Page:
By John Gruber
Kolide — User focused security for teams that Slack.
Mark Gurman and Nico Grant, reporting for Bloomberg, “Photoshop for iPad Nearing Launch With Some Key Features Missing”:1
“Feature-wise, it feels like a beefed-up cloud-based version of their existing iPad apps and not ‘real Photoshop’ as advertised,” said someone beta-testing the software, who declined to be named talking about an unreleased app. “I understand it is based on desktop Photoshop code, but it doesn’t feel like it right now.” Other testers have called the app “rudimentary” and said, in its current state, it is inferior to other apps like Procreate and Affinity on the iPad.
Scott Belsky, chief product officer of Adobe’s Creative Cloud division, granted Bloomberg an interview for the story, and it’s worth reading.
From what I gather, the mistake Adobe made was not precisely setting expectations for the initial release of Photoshop for iPad. When Adobe described it as “real” Photoshop, what a lot of people heard was “full” Photoshop, and that was never the plan. Some of this expectation-setting is attributable to Bloomberg, which described the project as “the full version of its Photoshop app” as far back as July last year.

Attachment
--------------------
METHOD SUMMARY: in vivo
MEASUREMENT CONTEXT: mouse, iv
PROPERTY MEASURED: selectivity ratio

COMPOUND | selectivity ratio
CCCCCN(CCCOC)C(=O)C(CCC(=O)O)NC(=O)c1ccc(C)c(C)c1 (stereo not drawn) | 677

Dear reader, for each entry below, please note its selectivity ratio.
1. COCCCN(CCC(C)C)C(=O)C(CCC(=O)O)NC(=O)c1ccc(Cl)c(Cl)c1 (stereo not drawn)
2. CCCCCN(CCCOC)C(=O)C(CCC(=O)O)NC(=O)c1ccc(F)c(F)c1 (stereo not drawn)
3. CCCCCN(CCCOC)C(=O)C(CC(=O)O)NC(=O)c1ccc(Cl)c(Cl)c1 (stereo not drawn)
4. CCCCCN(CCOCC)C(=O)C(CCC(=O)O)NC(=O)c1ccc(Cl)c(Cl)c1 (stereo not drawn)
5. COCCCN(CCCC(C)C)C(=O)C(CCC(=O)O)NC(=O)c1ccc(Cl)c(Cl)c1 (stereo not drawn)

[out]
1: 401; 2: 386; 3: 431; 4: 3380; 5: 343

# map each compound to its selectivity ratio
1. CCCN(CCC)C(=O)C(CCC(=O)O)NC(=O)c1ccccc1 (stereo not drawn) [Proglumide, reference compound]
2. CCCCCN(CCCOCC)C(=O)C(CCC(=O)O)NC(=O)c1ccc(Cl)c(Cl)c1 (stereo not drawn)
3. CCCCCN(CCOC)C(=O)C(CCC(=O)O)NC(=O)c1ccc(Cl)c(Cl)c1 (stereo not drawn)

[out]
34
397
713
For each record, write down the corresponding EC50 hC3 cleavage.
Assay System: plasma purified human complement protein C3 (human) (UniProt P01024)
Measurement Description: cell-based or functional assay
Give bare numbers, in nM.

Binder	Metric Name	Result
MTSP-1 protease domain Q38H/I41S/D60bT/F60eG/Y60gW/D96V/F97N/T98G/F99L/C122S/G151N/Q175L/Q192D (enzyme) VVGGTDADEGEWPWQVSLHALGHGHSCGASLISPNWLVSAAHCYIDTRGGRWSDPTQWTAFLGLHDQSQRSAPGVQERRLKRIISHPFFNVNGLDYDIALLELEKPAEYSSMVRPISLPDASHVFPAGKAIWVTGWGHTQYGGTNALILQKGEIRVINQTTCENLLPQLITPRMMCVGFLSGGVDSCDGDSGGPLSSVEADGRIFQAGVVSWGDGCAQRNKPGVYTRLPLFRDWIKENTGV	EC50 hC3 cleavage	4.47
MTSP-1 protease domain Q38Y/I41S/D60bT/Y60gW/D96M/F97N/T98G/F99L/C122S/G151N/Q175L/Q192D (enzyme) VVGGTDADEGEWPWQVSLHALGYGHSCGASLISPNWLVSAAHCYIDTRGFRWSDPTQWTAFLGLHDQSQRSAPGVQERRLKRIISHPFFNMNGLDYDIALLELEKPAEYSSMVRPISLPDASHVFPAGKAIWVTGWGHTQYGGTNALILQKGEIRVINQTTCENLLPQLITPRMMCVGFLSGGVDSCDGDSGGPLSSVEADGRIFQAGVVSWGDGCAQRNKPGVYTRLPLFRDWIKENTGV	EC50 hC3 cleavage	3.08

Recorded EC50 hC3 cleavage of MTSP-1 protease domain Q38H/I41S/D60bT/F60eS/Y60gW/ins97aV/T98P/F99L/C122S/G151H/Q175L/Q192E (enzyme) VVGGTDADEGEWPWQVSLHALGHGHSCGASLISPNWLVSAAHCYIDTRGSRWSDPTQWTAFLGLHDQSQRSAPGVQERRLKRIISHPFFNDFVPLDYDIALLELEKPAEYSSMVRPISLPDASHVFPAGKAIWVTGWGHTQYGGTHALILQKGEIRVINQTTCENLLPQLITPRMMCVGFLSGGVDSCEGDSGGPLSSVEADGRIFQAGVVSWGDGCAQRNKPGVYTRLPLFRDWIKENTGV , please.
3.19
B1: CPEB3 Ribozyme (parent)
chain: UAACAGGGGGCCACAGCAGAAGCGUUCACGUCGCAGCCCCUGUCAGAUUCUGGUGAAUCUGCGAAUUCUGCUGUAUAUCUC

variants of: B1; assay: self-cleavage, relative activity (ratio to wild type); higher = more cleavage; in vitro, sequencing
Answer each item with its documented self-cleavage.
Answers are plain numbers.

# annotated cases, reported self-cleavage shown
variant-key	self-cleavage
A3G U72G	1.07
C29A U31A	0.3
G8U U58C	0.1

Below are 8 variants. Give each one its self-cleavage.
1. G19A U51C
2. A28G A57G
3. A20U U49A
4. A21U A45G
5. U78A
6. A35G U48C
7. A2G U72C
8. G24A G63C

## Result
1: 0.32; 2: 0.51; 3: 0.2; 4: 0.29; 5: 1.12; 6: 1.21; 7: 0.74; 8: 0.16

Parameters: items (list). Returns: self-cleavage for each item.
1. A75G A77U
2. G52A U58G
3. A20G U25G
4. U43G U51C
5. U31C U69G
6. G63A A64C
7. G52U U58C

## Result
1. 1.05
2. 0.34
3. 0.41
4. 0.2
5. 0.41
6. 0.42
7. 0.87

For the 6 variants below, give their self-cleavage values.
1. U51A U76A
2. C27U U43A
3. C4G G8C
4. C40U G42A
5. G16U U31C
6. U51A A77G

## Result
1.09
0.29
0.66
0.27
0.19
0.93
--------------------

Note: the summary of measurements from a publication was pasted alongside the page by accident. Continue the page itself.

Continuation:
Photoshop for iPad is real because it is using the same code base that’s been running on the desktop for decades. That’s an amazing technical accomplishment. Photoshop for iPad is not full — and the initial release was never planned to be — because it only exposes a subset of features from the desktop version.
But because Photoshop for iPad is built on the real Photoshop core, on day one it will provide complete roundtrip compatibility with PSD files exchanged with the desktop versions of Photoshop. It also means that as Adobe begins adding features to the iPad app after version 1, almost all of the work to be done is about designing and implementing the UI, because the core rendering and functionality is already there. I’m not suggesting that UI work is easy or quick (it’s neither), but the biggest and most important work getting Photoshop for iPad out the door is at the foundational level. It’s a foundation meant to last for a decade or more.
What I’ve heard, from multiple reliable sources, is that Adobe is genuinely all-in on Photoshop for iPad. They view it as a serious, top-shelf project for creative professionals. The team of engineers working on it has grown significantly from a year ago, and they have plans to add features iteratively on an aggressive schedule. It’s reasonable to be disappointed that it isn’t further along feature-count-wise, but anyone who cares about Photoshop for iPad as a long-term product should be very excited about its foundation, direction, and the attention Adobe is paying to the fine details of a touch-first Photoshop UI.
Photoshop for iPad is not a “port” (like Photoshop for Windows was, back in the day). It’s a rethinking of the app for modern UI surfaces.